Trans theater. No braids attached.

If you’re tired of seeing cis performances, reading cis thinkpieces and doing things that generally rely on binary gender constructs, then drag yourself over to New York’s first ever trans theatre festival, courtesy of The Brick Theater in Williamsburg, Brooklyn. Tucked unassumingly behind a red door at 579 Metropolitan Avenue, the Brick is a burgeoning theatre venue known for its support of underground artistry (especially attractive, single ones). They regularly host ‘niche’ theater festivals about sex, clowns and comic books, but the trans theater festival marks a step toward a more sobering issue facing New York’s theater community today— namely, the lack of trans artists and trans stories onstage. Despite the critical success of shows like Transparent and Orange is the New Black, the American theater still suffers a dearth of opportunity in the industry for trans artists. Just a few months ago, The Public Theater cast cisgender actors in transgender roles for its new play.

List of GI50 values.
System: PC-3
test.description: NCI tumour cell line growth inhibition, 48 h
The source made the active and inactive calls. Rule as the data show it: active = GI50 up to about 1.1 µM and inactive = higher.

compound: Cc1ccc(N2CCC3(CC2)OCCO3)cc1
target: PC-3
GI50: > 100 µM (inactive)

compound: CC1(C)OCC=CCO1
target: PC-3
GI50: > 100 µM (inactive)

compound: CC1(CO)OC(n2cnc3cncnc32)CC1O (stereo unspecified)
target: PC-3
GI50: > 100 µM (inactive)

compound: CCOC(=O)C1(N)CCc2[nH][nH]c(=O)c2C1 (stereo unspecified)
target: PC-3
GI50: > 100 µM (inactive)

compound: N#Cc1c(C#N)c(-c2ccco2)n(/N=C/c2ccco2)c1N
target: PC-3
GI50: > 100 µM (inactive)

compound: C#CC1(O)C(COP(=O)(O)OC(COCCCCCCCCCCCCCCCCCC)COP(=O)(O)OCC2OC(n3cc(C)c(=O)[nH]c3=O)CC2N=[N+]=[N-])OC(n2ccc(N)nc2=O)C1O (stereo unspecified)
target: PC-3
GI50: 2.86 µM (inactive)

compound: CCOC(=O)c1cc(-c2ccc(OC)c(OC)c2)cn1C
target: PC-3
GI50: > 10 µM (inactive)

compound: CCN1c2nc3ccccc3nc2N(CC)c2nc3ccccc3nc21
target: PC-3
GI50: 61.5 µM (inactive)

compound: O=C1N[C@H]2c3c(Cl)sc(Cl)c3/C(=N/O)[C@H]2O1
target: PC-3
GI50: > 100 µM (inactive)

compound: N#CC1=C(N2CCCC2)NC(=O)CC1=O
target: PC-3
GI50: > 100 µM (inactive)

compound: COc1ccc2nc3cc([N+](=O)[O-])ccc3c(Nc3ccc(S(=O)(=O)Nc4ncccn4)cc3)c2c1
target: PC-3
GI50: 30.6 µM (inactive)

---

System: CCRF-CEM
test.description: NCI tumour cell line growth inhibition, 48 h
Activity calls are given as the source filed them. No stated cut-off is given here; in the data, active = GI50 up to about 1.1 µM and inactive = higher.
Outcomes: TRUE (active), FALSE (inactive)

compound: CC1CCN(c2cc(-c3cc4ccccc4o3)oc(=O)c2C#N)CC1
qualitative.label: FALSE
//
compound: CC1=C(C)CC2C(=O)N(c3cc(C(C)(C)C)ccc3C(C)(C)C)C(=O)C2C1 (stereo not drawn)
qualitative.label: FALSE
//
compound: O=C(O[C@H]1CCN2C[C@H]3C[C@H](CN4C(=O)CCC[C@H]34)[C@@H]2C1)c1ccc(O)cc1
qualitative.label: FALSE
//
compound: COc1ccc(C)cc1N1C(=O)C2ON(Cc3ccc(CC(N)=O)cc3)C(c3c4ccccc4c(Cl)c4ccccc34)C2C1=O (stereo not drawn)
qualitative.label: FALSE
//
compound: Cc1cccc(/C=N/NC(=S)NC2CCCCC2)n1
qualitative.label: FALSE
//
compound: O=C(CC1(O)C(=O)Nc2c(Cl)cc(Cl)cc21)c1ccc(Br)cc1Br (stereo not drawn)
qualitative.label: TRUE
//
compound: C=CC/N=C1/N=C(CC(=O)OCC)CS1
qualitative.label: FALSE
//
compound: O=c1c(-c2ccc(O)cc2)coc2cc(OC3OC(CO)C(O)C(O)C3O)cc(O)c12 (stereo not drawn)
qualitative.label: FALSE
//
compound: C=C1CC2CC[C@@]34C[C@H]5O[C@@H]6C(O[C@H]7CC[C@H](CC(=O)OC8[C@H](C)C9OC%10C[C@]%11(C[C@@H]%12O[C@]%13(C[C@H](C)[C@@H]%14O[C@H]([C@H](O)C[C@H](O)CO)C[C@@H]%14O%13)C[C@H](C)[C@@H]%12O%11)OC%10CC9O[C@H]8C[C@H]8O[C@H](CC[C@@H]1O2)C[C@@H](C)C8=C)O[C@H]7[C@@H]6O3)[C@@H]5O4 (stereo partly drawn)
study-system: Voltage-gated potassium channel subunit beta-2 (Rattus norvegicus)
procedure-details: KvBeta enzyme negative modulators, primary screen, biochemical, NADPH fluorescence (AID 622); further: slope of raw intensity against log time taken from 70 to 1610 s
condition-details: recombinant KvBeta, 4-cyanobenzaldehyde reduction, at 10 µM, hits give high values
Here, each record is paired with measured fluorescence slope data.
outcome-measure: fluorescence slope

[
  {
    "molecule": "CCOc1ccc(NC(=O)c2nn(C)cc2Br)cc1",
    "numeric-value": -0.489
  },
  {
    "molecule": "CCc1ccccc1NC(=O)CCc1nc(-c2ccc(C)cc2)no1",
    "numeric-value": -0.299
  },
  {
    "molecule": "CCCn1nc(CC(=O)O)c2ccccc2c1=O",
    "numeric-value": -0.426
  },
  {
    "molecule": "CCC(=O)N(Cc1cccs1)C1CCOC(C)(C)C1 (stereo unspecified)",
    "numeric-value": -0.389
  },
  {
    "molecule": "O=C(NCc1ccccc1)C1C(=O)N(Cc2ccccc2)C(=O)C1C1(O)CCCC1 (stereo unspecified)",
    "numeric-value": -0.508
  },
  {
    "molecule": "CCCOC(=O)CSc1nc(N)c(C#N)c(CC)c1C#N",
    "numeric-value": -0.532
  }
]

Needless to say, it’s high time for creative response. The Brick’s festival kicks off next month beginning Tuesday, June 7 with an opening party and a cabaret-style preview of the shows. The festival lineup, which runs through June 26, includes works of theater, dance and film, as well as panel discussions on trans issues in the indie theater scene, such as the use of performer pronouns (presented by Taylor Edelhart, the artist who penned a widely shared open letter to the Public Theater after they cast cisgender actors in transgender roles). You can look forward to plays about masked crimefighting, Shakespeare, apocalyptic robots, magical Halloween mysteries… and, of course, identity crises. It’s all trans and no boundaries.

There aren’t conservatives railing against intersex genderqueer casting calls quite yet, but that’s because they’re just waiting for a 16-Tony trans Broadway hit to sink their teeth into. Go out and support the Brick’s Trans Theater Festival next month, and you might just give them something to cry about.

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